Pubdate: Wed, 23 Jan 2008
Source: Rutland Herald (VT)
Copyright: 2008 Rutland Herald
Author: Peter Hirschfield, Vermont Press Bureau
Bookmark: (Cannabis)
Bookmark: (Decrim/Legalization)


Inside the Statehouse, mounted to a wall in the House Agriculture
Committee room, is a World War II-era poster asking patriotic citizens
to "Grow Hemp for the War."

The framed relic harkens back to a time when hemp flourished as one of
the country's premier agricultural commodities. Thomas Jefferson
himself called hemp a "first necessity to the wealth and protection of
the country." The first two drafts of the U.S. Constitution were
penned on hemp paper.

Hemp's reputation has since fallen on hard times. A victim of guilt by
genetic association, hemp was outlawed after World War II in an effort
to clamp down on its psychotropic cousin, marijuana.

Before the end of the 2008 session, however, lawmakers here could cast
votes on a bill aimed at resurrecting the crop in Vermont.

"People in general are convinced it's not a bogeyman, and in fact it
may be a good step in laying the groundwork for another economic
opportunity for farmers," Rep. David Zuckerman, a Burlington
Progressive, said Tuesday.

Hemp, legally grown in every industrialized country except the United
States, has numerous industrial applications. The seeds are processed
into food and beauty products; the long stalks contain fiber and
cellulose that can be made into textiles, building materials and fuel.

But hemp, a strain of cannabis sativa, shares its species with
marijuana. Though hemp has barely detectable levels of THC, the active
ingredient in marijuana, the Drug Enforcement Agency, which wields
federal jurisdiction over hemp cultivation, draws no legal distinction
between the two plants.

David Monson, a state representative from North Dakota, spearheaded
efforts to legalize hemp in his state after a fungus outbreak blighted
wheat and barley crops there. He traveled to Vermont this week to
speak with lawmakers about the merits of hemp legalization.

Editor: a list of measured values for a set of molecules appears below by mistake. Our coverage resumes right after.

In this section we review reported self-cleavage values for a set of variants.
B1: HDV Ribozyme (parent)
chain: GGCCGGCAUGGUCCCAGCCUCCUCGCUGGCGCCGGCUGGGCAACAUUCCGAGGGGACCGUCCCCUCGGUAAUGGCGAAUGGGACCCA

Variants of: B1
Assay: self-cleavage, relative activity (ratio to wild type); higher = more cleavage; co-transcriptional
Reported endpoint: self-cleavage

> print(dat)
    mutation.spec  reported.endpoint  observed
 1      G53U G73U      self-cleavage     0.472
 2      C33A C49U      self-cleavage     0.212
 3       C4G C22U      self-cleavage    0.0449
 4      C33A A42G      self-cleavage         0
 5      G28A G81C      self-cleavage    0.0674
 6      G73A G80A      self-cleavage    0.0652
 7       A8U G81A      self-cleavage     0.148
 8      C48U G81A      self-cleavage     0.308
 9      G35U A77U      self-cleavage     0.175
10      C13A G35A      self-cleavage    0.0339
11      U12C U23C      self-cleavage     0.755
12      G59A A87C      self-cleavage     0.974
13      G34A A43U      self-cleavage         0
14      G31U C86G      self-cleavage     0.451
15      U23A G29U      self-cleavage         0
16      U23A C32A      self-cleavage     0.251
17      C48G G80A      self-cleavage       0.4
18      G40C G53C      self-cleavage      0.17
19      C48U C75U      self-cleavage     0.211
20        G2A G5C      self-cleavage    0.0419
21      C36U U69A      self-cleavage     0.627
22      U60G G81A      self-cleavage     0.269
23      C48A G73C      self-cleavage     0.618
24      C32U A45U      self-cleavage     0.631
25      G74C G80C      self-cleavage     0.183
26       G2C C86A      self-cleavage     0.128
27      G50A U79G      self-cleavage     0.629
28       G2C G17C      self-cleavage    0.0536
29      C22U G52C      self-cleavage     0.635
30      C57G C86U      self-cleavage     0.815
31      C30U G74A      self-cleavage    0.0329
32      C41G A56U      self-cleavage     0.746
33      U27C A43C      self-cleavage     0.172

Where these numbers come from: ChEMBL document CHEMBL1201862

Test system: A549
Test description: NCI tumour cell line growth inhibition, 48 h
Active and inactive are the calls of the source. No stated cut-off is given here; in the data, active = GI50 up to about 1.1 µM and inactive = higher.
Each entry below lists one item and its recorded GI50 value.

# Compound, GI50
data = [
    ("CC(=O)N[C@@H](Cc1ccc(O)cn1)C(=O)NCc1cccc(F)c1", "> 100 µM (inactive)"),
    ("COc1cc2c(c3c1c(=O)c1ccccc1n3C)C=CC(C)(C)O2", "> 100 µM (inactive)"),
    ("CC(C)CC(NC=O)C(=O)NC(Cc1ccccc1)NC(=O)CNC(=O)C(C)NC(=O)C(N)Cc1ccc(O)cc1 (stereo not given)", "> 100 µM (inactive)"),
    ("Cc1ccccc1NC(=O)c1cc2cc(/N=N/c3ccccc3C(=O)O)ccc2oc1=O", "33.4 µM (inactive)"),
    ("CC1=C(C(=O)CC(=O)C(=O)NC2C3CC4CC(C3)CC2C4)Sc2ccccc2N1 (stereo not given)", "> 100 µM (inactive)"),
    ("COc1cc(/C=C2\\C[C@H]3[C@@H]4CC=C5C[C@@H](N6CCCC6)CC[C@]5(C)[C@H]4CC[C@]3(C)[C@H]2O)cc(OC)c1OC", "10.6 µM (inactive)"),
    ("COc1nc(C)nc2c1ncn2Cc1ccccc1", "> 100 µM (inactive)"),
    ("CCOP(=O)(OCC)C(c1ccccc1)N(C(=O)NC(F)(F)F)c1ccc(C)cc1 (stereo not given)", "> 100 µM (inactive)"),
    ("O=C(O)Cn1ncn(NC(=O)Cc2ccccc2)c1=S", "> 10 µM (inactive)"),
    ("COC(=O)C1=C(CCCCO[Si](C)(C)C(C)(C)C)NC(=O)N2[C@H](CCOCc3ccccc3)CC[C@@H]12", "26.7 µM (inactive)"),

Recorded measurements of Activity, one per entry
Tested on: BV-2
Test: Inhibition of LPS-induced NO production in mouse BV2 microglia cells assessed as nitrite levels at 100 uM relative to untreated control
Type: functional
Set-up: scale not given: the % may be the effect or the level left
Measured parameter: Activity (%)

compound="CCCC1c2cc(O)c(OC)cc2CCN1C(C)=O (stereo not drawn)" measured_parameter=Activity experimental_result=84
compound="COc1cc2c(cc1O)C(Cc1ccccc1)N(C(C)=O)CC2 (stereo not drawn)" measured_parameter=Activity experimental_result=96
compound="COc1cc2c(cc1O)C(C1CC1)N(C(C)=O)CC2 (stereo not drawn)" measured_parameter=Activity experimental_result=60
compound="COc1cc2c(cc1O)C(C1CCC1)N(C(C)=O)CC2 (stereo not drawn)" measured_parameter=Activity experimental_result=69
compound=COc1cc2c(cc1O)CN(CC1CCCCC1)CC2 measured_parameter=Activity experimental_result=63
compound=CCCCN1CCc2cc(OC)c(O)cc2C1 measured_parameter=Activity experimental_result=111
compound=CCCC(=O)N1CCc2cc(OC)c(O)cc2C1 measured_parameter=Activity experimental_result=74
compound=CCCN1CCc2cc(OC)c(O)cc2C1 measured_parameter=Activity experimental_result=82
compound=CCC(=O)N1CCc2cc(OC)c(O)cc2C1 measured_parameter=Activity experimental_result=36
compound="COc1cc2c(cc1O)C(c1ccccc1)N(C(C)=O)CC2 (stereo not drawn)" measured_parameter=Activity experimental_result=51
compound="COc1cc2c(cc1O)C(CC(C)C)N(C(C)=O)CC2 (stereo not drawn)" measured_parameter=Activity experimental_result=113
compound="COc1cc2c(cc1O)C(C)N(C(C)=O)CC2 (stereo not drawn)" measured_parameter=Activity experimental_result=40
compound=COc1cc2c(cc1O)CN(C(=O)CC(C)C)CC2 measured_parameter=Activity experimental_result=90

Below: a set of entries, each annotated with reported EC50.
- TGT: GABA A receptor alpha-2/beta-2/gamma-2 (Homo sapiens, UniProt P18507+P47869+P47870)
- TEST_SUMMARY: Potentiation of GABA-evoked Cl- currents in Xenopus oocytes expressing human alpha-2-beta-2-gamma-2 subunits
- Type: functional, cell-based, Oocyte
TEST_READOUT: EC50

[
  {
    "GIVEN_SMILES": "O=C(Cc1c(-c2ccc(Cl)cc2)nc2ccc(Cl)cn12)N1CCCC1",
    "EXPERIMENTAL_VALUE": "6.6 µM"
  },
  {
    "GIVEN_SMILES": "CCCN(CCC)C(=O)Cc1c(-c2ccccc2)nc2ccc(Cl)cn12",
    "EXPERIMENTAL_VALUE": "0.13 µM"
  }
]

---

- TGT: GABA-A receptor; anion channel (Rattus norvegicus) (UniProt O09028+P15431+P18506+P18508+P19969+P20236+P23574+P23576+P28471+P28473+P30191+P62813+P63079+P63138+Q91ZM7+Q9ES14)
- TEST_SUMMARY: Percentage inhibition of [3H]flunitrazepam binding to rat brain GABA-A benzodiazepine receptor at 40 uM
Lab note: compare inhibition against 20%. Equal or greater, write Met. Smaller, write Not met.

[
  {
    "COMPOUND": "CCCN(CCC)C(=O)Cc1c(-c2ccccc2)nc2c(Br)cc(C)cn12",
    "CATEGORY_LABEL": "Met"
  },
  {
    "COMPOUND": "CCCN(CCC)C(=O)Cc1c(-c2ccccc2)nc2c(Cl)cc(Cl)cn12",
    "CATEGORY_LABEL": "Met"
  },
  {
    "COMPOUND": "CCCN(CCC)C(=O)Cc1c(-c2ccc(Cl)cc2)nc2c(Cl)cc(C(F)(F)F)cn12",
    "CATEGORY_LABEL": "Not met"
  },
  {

Though federal law enforcement officials have suggested that
legalizing hemp is tantamount to legalizing marijuana, Monson said
North Dakotans have dispelled that myth.

"We have made it very clear that we are against the legalization of
marijuana, even for medicinal use," Monson said Tuesday.

Though hemp shares visual characteristics with marijuana, Monson said
the industrial crop is easily distinguished from bushier marijuana
plants. As for the argument that hemp plantations could be used to
shield illegal marijuana crops, Monson said cross-pollination would
hurt the potency, and sale price, of marijuana.

"I'm just a farmer," Monson said. "We're not in any way, shape or form
trying to legalize marijuana."

Vermont's proposed hemp legislation limits the THC content of hemp
plants and requires hemp growers to register with the state.

State law enforcement officials did not return calls seeking comment
on the bill Tuesday.

Amy Shollenberger, director of Rural Vermont, said at least a few
farmers have expressed interest in growing hemp, though it's difficult
to gauge the potential economic benefits.

Even if Vermont joins five other states in passing hemp legislation,
Vermont farmers would likely face the same federal obstacles impeding
hemp cultivation in North Dakota, where the DEA has thus far refused
to grant federal hemp-growing licenses to farmers in his state.

Still, Zuckerman said, a united front by states may compel the federal
government to ease hemp restrictions.

"As more states do this, it will force Congress to revisit the issue,"
Zuckerman said.
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MAP posted-by: Steve Heath